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    Thanks for the note Jim. I was not reading into it what you suggest; but no doubt I could have become annoyed if I was that way inclined. I'm not. I was just saying it as it is. I agree entirely with your comments about wetting a line, but the two people often complain that they never catch much. At the same time they say they are envious that I always seem to have fish when I go out. I am no guru or even close to being one. I simply tell them that I work quite seriously at my fishing and that is why I perhaps usually get my share.
    Yet they are actually not prepared to try and improve their lot. They would certainly enjoy it more if they had more success. Note: They are also most kind and valued neighbours.
    There's a quotation in a book I am working on; (not the one being published). It reads along these lines.

    Fishing is not a game we play. You can play golf, cricket, football, tennis; you can even play cards. But we work a rod or line; we also work a lure and we work a pool or river. Playing simply never comes into it.

    Perhaps a bit extreme to some, but it's also rather close to the truth.

    That's the way I treat my fishing. Because of that I usually get what I set out to catch and because of that; it enables me to enjoy my fishing even more. I really don't accept that catching a fish is a bonus. Catching a fish is the only reason I go fishing.

    At the ramp I also met a fisho that I fished with several times in NZ. Hadn't seen him for years. He said that when he sees me next he hopes I have a nice new boat. I told him as I tell others; I have yet to see a boat catch a fish. In his $48,000 rig; he caught two. In my old tub we landed about a dozen and a half. I rest my case on that one.
    Another mate called today and he's taking me out again tomorrow if I can handle it. I was pretty dead beat last night and slept for over twelve hours. He wants me to guide him. That's something I'm not good at as I run on instincts and gut feelings more than knowledge and skill. Noel
     
    Last edited: May 2, 2018
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  12. blair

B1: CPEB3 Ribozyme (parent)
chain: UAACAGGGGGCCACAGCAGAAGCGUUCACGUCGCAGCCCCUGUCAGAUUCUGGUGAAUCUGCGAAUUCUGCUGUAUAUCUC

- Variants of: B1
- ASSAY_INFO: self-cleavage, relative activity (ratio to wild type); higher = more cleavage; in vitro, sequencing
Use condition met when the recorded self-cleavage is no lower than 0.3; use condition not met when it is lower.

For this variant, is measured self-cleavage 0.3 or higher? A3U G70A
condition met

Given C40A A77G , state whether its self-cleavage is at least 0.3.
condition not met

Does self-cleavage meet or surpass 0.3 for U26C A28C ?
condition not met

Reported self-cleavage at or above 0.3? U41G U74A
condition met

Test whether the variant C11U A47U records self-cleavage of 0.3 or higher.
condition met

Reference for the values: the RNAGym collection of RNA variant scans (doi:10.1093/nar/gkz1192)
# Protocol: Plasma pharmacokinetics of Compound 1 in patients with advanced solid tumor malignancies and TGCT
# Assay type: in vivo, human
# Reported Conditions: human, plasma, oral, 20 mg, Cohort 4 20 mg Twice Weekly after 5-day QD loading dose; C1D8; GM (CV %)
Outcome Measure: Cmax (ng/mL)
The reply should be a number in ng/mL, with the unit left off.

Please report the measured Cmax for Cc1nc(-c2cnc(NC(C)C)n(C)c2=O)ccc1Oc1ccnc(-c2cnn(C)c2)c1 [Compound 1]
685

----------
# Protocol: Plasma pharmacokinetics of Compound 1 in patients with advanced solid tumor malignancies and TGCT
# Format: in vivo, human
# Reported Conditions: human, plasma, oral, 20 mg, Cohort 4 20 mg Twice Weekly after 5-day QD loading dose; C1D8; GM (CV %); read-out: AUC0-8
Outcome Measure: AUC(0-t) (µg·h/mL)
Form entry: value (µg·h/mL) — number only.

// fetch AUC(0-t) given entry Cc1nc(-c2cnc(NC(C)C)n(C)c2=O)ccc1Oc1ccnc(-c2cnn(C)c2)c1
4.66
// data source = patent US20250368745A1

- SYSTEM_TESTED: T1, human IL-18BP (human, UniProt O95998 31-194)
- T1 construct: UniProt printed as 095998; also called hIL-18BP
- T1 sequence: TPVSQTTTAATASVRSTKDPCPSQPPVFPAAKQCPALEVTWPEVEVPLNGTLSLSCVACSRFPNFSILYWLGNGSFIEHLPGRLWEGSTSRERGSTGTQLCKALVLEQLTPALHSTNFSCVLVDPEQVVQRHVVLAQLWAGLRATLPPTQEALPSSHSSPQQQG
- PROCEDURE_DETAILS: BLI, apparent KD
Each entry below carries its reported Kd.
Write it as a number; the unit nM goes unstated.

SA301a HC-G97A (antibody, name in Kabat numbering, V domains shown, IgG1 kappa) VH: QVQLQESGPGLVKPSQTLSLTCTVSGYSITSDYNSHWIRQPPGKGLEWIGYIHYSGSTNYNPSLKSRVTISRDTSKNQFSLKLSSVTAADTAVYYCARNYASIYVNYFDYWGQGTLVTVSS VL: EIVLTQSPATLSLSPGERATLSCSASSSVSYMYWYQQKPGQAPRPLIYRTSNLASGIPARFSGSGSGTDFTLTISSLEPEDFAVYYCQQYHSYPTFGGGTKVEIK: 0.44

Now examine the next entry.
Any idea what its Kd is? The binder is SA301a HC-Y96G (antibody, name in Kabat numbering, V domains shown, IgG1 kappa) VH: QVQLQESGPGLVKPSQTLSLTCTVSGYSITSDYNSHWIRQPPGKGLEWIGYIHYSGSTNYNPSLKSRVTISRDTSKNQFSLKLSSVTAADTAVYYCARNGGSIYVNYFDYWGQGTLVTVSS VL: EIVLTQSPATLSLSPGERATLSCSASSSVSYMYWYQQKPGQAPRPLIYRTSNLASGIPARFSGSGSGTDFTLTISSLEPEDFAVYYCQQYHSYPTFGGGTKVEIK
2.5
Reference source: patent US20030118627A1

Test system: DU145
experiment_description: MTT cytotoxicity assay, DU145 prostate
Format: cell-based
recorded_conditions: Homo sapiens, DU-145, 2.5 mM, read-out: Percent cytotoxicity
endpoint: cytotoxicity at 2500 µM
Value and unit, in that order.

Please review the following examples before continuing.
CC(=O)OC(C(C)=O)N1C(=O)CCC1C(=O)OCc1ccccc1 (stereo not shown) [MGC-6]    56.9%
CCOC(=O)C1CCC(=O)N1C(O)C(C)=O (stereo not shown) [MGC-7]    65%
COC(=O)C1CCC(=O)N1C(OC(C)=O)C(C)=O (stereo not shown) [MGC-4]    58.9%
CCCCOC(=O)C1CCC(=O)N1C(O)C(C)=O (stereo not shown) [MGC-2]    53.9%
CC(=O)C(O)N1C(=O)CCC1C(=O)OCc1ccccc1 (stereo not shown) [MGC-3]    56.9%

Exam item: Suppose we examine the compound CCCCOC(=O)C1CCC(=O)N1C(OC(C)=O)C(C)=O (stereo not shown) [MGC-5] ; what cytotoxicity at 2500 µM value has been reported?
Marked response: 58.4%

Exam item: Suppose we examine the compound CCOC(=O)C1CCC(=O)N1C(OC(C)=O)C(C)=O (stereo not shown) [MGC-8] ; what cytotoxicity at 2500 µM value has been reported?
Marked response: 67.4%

blair Well-Known Member

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    don't worry fishos are still here, ive been a bit quiet back at that working caper interfears whith my fishing etc.
    Went to the local pond for a flick the other day not good conditions poor moon period, put on a 2.5" crawdad ive had for about 25 years never been used, after putting new savage trebles on it, it dives not too deep in the shallow pond whith a slow action and slow rertreive, soon after got a rattling strike and pulled in a hefty looking fish at first thought it was a cod then a bass but was a hefty golden pearch 2kg+.
    Tried to lift it out by the line but shook itself off, I thought id risk that than go for a lip grip by hand and end up whith one set of trebles in finger and other set still in vigorously shaking/leaping fish as I have done whith a large brown and large bream. Was going to release it anyway (after I killed it) heh heh joking.
    Whith your experience noel I think u would be a good guide I am hoping to go to NZ one day and chase some trout whith the flyrod.
    cheers
     
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  13. creekboy

    creekboy Well-Known Member

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    A few excellent reports there with a few words of wisdom thrown in. Great to see you able to wet a line again , Noel. Cheers, creekboy (Lyall).
     
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  14. kev209

    kev209 Well-Known Member

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    X2
     
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  15. Old fisho